RSPCA and Labor want to protect wild pigs instead of endangered native wildlife
Member for Hill Shane Knuth is warning the state government there would be serious consequences if there was blanket legislation put in place on the control of recreational feral pig hunting, under the pretence of the recently announced review of the Queensland’s Animal Care and Protection Act 2001.
Mr Knuth expressed deep concerns about the over-reach of government into the private domain and fears the review is due to the recent case of where a Toowoomba woman was fined almost $5000 and charged with one count of unlawfully allowing an animal to injure another animal, after her two dogs bit and held a feral pig.
“The RSPCA has long campaigned against recreational pig dog hunting and I have grave concerns they are using this review as a mask to again push this agenda,” Mr Knuth said.
“If the state government decides to use this review to crack down on recreational pig hunting in regional Queensland, they will have a revolt on their hands and entire regional communities will be in uproar.
“It amazes me that the RSPCA would rather protect feral pigs then our native wildlife including emus, cassowaries and turtles.
“Not only do they pose a threat to our native animals, but they spread disease and weeds, devastate crops, and cause massive soil degradation to our creeks and river systems.
“Recreational pig hunters are the last line of defence against an explosion in feral pig numbers, which would see widespread destruction of our farming industry and native flora and fauna.
“The state government should thank recreational pig hunters for controlling feral pigs in their own time and expense, rather than even considering changing the Act to penalise this valuable community service.”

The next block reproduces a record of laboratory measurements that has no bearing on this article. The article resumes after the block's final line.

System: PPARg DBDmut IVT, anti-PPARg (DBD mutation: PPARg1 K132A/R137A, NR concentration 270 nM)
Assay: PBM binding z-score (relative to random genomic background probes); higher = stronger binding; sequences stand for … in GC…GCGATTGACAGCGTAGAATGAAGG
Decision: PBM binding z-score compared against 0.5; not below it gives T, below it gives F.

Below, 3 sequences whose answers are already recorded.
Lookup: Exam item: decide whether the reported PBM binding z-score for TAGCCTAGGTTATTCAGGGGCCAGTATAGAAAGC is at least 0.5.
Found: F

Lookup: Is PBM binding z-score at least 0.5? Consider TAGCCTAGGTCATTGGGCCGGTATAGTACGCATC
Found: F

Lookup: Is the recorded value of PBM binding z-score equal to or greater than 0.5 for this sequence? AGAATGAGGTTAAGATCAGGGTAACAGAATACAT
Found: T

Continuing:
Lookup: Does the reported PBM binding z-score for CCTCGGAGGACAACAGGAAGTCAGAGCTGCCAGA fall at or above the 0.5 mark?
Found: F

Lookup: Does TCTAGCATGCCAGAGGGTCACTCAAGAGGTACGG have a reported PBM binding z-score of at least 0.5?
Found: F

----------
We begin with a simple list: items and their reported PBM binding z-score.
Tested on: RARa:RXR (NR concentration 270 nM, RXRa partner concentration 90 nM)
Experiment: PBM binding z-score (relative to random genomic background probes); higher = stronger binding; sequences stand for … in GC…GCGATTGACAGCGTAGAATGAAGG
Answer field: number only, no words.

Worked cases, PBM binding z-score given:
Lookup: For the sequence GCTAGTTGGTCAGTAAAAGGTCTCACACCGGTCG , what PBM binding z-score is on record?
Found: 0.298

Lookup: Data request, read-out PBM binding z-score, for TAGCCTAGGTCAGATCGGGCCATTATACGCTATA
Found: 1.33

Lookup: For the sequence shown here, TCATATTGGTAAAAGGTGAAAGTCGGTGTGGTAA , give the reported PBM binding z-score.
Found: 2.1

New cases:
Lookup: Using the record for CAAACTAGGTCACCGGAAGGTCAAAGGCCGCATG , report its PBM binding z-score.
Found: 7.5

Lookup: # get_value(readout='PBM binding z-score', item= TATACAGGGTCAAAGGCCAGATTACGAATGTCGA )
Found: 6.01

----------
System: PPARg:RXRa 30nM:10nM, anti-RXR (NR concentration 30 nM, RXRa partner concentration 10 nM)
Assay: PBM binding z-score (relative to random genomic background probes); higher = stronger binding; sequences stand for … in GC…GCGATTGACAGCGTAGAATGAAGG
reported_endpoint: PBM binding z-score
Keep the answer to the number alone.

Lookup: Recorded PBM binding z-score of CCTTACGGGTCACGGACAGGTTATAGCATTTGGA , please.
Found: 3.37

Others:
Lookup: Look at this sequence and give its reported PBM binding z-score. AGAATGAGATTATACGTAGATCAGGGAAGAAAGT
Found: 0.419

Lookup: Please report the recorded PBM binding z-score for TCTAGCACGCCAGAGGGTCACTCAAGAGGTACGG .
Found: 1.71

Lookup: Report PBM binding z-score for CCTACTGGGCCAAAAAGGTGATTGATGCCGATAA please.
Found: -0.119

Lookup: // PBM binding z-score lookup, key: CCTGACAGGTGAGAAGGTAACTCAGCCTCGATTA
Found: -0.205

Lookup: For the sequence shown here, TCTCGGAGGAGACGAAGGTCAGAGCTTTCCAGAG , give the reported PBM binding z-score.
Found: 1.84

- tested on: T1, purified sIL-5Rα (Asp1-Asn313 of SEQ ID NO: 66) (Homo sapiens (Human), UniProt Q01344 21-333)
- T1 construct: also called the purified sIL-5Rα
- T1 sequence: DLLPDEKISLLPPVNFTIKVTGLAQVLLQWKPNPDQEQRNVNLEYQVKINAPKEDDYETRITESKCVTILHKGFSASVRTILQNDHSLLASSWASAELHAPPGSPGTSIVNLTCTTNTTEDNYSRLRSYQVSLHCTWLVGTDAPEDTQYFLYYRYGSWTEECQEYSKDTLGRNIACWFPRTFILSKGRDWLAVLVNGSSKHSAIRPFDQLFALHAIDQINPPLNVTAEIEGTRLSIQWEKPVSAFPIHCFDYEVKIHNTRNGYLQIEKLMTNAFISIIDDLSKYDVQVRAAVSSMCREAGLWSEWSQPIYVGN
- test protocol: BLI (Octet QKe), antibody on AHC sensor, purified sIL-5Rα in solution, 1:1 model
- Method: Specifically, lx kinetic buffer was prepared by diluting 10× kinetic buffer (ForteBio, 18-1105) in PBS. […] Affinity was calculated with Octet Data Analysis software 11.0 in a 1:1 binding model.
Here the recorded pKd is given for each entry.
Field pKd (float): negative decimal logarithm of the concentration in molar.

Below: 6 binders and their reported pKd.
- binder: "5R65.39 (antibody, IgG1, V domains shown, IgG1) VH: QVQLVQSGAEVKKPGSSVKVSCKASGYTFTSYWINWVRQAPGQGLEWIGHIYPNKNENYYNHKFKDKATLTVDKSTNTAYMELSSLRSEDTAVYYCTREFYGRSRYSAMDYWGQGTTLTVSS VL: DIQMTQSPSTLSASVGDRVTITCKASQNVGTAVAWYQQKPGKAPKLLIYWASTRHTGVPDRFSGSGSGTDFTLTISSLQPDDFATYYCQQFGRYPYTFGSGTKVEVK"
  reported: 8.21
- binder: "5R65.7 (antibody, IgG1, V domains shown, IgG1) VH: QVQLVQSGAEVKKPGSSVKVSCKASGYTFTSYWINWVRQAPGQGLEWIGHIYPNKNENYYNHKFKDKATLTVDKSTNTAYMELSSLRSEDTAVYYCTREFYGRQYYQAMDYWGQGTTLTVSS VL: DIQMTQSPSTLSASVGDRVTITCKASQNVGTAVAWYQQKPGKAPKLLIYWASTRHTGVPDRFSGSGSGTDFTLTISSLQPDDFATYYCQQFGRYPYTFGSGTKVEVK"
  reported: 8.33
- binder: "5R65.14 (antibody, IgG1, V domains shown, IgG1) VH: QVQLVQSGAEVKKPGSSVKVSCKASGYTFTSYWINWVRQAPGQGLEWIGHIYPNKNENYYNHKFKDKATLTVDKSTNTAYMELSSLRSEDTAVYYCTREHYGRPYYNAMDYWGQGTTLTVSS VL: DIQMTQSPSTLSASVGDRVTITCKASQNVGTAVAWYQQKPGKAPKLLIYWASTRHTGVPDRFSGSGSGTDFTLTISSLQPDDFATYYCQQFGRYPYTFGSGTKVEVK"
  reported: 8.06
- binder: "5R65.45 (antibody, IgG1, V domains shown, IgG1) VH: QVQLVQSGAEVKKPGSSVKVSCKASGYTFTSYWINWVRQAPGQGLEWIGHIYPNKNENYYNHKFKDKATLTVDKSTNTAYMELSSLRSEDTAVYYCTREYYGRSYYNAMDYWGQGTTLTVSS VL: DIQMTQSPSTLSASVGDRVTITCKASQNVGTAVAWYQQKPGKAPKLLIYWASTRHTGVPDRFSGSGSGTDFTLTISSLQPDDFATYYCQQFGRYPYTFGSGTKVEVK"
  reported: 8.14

Mr Knuth said the Queensland Government’s own website stated there were up to 24 million feral pigs in Australia and that they were among Queensland’s most widespread and damaging pest.
As part of the review 1080 baiting, transporting leashed dogs in the back of utes and making it law for vets to report animal welfare concerns will be assessed.
Community consultation for the review of the Animal Car and Protection Act 2001 is currently under way until midnight Friday, May 21.
“I urge all rural and regional Queenslanders to voice their concerns about any proposed changes to the Act which may restrict recreational pig dog hunting for the control of feral pests,” Mr Knuth said.
Last week Minister for Agricultural Industry Development and Fisheries and Minister for Rural Communities Mark Furner called for Queenslanders to submit their views in response to the Palaszczuk Government’s major animal welfare law review.
The Minister said, in response to evolved “community expectations (on) animal welfare”, Labor wanted feedback on:
- Mandatory reporting by veterinary professionals of animal welfare concerns;
- Prohibited events, regulated surgical procedures and offence exemptions;
- The use of baits and traps;
- Restraining dogs in open utility vehicles and trucks;
- The use of animals in science;
- Inspector powers and arrangements for externally appointed inspectors;
- The management of animals seized during animal welfare investigations; and
- Penalties for animal cruelty.
Queenslanders can submit their views up to Friday, May 21, 2021, and should visit https://daf.engagementhub.com.au/animal-welfare to complete the survey or submit a written response.